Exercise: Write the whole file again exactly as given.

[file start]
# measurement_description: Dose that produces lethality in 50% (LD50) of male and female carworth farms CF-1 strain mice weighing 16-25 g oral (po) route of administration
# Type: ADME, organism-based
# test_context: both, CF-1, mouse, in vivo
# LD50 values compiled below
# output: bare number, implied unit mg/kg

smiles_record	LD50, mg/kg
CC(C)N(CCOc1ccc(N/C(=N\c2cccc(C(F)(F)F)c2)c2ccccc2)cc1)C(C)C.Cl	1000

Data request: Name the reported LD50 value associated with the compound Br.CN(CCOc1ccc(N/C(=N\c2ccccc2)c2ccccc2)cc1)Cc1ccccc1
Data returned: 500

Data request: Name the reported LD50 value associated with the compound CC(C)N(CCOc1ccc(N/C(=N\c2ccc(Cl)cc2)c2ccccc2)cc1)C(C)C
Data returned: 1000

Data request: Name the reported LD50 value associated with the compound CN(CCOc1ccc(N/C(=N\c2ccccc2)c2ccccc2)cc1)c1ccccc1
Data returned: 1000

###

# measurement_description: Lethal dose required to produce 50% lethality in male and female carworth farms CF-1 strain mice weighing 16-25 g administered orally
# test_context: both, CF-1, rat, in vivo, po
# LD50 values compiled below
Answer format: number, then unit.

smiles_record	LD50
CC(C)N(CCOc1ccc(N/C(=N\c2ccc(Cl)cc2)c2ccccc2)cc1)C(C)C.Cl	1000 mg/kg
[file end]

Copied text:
# measurement_description: Dose that produces lethality in 50% (LD50) of male and female carworth farms CF-1 strain mice weighing 16-25 g oral (po) route of administration
# Type: ADME, organism-based
# test_context: both, CF-1, mouse, in vivo
# LD50 values compiled below
# output: bare number, implied unit mg/kg

smiles_record	LD50, mg/kg
CC(C)N(CCOc1ccc(N/C(=N\c2cccc(C(F)(F)F)c2)c2ccccc2)cc1)C(C)C.Cl	1000

Data request: Name the reported LD50 value associated with the compound Br.CN(CCOc1ccc(N/C(=N\c2ccccc2)c2ccccc2)cc1)Cc1ccccc1
Data returned: 500

Data request: Name the reported LD50 value associated with the compound CC(C)N(CCOc1ccc(N/C(=N\c2ccc(Cl)cc2)c2ccccc2)cc1)C(C)C
Data returned: 1000

Data request: Name the reported LD50 value associated with the compound CN(CCOc1ccc(N/C(=N\c2ccccc2)c2ccccc2)cc1)c1ccccc1
Data returned: 1000

###

# measurement_description: Lethal dose required to produce 50% lethality in male and female carworth farms CF-1 strain mice weighing 16-25 g administered orally
# test_context: both, CF-1, rat, in vivo, po
# LD50 values compiled below
Answer format: number, then unit.

smiles_record	LD50
CC(C)N(CCOc1ccc(N/C(=N\c2ccc(Cl)cc2)c2ccccc2)cc1)C(C)C.Cl	1000 mg/kg